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  • Writer's pictureRyan Panzer

What football coaching taught me about workplace coaching: Introduction

Updated: Dec 6, 2019

It seems almost cliché to suggest that the best learning experiences I have had as a workplace coach have come from my volunteer work as a high school football coach.

Yet after years of taking coaching courses, attending coaching webinars, reading countless books and blog posts, and attending every coaching workshop that I could find, the fact remains that none have taught me so much about this practice as the 15 to 18-year-old football players with whom I have the good fortune to work with.

Coaching a sport is instructive to the workplace coach for two reasons. First, sports provide a daily, consistent setting to hone one's coaching skills. In the workplace, a coach might have 30 minutes to work with a coachee in any given week. During the football season, a coach has 2-4 hours to work with their coachee every single day. Second, sports provide a level of radical accountability, in which your work as a coach will be put to the test in every drill, in every practice, and of course, in every game. Sports create a rapid feedback loop that immediately indicates whether or not the coaching was effective. That feedback loop involves far more than wins and losses. The loop involves the progress of individual players, the cohesion of entire teams, the character that teams demonstrate in moments of adversity. Given the number of coaching interactions and their subsequent rapid results, coaching a sport is the ideal laboratory for anyone that would learn the emergent practice of workplace coaching.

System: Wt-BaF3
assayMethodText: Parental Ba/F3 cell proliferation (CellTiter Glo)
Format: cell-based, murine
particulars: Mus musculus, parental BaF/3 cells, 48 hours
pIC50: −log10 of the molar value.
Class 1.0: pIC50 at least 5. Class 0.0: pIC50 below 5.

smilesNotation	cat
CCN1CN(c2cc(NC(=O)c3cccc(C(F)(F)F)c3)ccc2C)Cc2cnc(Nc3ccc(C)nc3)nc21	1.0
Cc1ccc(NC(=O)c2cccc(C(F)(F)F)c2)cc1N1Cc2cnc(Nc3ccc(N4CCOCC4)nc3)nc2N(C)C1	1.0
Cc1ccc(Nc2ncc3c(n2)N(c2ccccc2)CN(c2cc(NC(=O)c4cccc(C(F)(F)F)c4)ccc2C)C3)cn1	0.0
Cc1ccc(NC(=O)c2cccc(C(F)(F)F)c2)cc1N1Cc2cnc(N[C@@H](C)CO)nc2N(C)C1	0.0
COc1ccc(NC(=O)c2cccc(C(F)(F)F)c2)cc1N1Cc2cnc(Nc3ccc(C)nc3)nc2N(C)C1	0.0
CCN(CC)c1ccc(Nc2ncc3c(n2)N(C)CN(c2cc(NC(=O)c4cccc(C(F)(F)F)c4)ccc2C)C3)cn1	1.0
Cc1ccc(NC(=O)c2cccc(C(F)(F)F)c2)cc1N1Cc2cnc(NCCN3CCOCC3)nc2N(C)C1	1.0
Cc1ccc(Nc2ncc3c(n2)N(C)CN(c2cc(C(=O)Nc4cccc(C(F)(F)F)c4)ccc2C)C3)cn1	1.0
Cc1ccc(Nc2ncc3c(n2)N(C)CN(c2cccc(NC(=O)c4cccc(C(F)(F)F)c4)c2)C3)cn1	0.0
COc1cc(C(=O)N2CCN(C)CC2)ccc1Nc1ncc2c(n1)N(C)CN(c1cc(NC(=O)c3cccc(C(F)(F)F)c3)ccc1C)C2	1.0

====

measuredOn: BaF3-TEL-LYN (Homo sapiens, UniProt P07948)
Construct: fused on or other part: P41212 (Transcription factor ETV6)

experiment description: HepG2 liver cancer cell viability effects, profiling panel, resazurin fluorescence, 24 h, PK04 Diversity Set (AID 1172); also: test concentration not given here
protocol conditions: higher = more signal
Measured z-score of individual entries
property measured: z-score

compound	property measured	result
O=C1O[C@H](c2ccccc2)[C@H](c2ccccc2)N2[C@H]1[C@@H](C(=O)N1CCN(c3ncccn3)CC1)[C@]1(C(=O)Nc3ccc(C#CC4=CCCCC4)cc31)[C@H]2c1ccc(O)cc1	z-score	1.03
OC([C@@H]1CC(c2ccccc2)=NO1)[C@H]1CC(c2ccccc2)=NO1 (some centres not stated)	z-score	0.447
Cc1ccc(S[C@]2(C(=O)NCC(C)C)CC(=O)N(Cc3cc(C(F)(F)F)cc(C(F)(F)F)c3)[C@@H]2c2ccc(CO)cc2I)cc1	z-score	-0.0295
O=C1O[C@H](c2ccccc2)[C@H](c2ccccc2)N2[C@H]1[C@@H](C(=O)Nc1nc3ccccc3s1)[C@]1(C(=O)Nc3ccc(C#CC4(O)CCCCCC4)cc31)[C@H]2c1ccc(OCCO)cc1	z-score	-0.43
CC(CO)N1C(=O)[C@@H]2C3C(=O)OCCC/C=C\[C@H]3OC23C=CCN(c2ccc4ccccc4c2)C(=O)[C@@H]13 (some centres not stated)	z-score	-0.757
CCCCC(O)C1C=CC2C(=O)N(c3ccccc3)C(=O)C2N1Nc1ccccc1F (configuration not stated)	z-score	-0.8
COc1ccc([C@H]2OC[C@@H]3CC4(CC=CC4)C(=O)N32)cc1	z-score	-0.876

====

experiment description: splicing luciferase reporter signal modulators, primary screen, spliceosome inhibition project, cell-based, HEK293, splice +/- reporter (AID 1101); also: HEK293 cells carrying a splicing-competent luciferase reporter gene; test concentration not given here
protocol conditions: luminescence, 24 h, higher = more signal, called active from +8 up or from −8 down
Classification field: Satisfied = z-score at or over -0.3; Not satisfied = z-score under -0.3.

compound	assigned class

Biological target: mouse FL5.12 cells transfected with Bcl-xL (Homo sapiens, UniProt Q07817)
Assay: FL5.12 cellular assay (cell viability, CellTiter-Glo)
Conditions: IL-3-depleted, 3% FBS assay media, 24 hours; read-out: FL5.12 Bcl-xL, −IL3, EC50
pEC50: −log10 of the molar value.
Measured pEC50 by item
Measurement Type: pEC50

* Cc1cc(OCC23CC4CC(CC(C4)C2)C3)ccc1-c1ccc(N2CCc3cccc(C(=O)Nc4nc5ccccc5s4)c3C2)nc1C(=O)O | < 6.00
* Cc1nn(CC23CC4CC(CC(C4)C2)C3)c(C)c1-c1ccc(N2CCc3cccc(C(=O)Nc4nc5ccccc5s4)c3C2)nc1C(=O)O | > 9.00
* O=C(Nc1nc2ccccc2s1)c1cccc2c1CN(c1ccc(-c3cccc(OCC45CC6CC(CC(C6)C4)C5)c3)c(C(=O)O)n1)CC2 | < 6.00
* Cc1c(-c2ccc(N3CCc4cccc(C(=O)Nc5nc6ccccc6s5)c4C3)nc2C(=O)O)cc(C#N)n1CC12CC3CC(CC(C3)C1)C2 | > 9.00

This post is the first of a series on what football coaching taught me about workplace coaching. In this series, I'll explore four lessons I have learned on the football field that continue to influence the way I coach at the office.

  • Part one: Don't identify flaws and shortcomings. Use appreciative inquiry to maximize their strengths and skills.

  • Part two: Don't coach people to perform better. Coach people to live out the team's identity.

  • Part three: Don't hold everybody to the same standard. Coach different people differently.

  • Part four: Don't be the team's only coach. Be the one who turns the team into a team of coaches.

A wise football coach from Wisconsin once said that winning isn't everything. It's the only thing.

He was wrong, of course. When it comes to sports, winning is a fickle and unsustainable objective. But when it comes to developing talent, coaching may be among the only things capable of driving sustained and efficient performance improvement. So buckle that chin strap, lace up those cleats. It's time to take the field.

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